Retirement, lack of training, and poor professional image are creating a nationwide shortage of automotive technicians. Many dealers are already feeling the strain.
The United States Department of Labor estimates the shortage to be nearing 100,000, a significant increase over last years' figure of 60,000.
Why is it a never-ending battle to recruit employees to fill technician positions? Why are dealers continually advertising for qualified service technicians?
Servicing autos could be a lucrative career for many of the nation's young people, but a negative opinion of the industry is preventing it. It's almost as if that song is, “Mamas, Don't Let Your Babies Grow Up to be Auto Technicians.”
The industry is demanding a higher-level employee than it did a generation ago. More technologically advanced vehicles require more technologically skilled service personnel. Yet it is difficult to recruit a computer-literate student with good grades into a dealership, even one equipped with cutting-edge information technology and equipment.
The dealership is no longer just about a job on the lube rack. It is about schematic diagrams, computer-based programming, high-tech diagnostic equipment and extensive documentation requirements.
The industry must reach beyond the outdated perception of the auto dealership, and provide parents, young adults and educators with information on the lucrative career possibilities that are available.
Auto Retailing Today commissioned a national survey to determine youths' and adults' perceptions of automotive careers. Here are some of the findings:
- 78% of the teachers and 52% of the guidance counselors had not discussed the value of an automotive job with students.
- Nearly 60% of the teens knew that auto techs were in high demand, only 53% of their parents knew.
- Half of the students said they would expect a negative reaction from their friends if they took a position in sales or finance & insurance at a dealership.
- 46% of the students expect the same negative reaction about a dealership job as a service technician.
- 69% of the teens knew that a master technician could earn $70,000 to $100,000 per year.
- Only 2% of the students surveyed said they had an interest in an automotive career.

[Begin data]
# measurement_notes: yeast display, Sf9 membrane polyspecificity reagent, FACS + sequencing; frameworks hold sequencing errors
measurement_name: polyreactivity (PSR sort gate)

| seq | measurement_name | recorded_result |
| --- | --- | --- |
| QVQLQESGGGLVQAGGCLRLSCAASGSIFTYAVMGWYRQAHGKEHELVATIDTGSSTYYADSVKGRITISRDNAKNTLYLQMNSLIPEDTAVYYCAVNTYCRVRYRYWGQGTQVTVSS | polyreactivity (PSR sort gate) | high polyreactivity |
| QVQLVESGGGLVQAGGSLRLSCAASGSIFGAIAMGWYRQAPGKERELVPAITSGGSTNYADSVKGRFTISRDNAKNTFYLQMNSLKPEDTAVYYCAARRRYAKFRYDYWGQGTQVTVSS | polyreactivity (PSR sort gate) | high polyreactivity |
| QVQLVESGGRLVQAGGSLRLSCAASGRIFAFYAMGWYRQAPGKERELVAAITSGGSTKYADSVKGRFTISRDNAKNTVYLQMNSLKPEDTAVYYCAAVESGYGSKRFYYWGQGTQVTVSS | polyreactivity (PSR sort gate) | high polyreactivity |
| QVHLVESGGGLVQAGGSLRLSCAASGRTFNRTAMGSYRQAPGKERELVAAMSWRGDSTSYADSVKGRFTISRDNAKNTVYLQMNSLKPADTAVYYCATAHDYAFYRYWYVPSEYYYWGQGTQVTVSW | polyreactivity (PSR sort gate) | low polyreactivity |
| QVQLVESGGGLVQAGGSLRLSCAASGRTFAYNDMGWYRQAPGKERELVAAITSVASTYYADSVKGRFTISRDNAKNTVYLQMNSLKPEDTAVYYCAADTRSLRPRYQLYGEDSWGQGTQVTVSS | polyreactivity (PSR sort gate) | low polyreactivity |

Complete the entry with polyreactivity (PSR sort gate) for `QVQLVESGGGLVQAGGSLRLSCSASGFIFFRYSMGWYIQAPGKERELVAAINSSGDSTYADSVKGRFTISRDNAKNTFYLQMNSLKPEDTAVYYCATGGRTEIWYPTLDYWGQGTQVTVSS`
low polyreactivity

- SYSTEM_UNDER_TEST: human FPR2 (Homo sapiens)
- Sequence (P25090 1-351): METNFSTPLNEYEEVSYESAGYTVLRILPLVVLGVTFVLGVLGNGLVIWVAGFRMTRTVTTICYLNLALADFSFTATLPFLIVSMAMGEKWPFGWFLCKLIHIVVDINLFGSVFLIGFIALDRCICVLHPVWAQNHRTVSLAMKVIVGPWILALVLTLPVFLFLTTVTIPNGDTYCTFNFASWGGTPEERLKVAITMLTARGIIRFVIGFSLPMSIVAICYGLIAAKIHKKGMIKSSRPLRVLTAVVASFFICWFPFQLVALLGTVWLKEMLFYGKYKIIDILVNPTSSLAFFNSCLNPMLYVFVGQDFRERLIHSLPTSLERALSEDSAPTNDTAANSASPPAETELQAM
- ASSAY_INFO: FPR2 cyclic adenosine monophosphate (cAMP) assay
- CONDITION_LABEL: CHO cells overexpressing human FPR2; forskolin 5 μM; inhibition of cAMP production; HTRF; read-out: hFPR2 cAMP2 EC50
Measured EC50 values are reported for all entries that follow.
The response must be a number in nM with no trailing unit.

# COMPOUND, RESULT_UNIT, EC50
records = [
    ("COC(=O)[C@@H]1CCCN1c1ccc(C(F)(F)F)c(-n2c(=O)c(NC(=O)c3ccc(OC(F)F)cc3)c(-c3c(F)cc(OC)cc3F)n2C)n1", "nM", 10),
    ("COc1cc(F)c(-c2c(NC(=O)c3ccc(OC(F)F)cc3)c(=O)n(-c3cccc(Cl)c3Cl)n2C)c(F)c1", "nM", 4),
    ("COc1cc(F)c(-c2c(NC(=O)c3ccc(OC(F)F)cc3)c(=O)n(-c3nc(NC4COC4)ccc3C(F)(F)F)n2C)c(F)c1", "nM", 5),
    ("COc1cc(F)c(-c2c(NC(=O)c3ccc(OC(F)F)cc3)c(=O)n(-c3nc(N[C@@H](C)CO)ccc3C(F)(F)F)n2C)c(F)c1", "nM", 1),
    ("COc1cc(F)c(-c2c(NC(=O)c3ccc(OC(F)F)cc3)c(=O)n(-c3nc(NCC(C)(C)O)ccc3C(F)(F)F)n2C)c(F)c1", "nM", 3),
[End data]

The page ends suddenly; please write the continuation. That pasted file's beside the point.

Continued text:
Bottom line: Students interested in an automotive career are being directed elsewhere by parents, teachers and counselors. Apparently an automotive career is not considered a good enough profession even though many white-collar professionals with college degrees are not earning the $70,000-$100,000 a year that some auto technicians are.
Dealership service technicians are no longer grease monkeys. More time is spent working on electronic components and systems than on greasy auto parts.
Many service departments in franchised dealerships are equipped with the latest in diagnostic and computer equipment. They are in clean, well-lit and organized facilities. Most dealership service departments maintain high standards. Dark, cluttered and dirty environments are becoming a thing of the past.
It would seem that automotive dealerships have challenges ahead: a huge shortage of qualified technicians coupled with a negative stigma of the profession.
Take a walk through your service department. If you were a young adult starting out in the work force, would you want to work there? What can your dealership offer a new employee? Does your dealership offer a positive work environment, good salaries, decent benefits and intellectual stimulation?
Do your part to change the negative image of the profession.
Kristen San Miguel is with Auburn Hills, MI-based J&L Warranty Pros, a firm that helps dealerships get maximum reimbursement from repair work performed under factory warranties.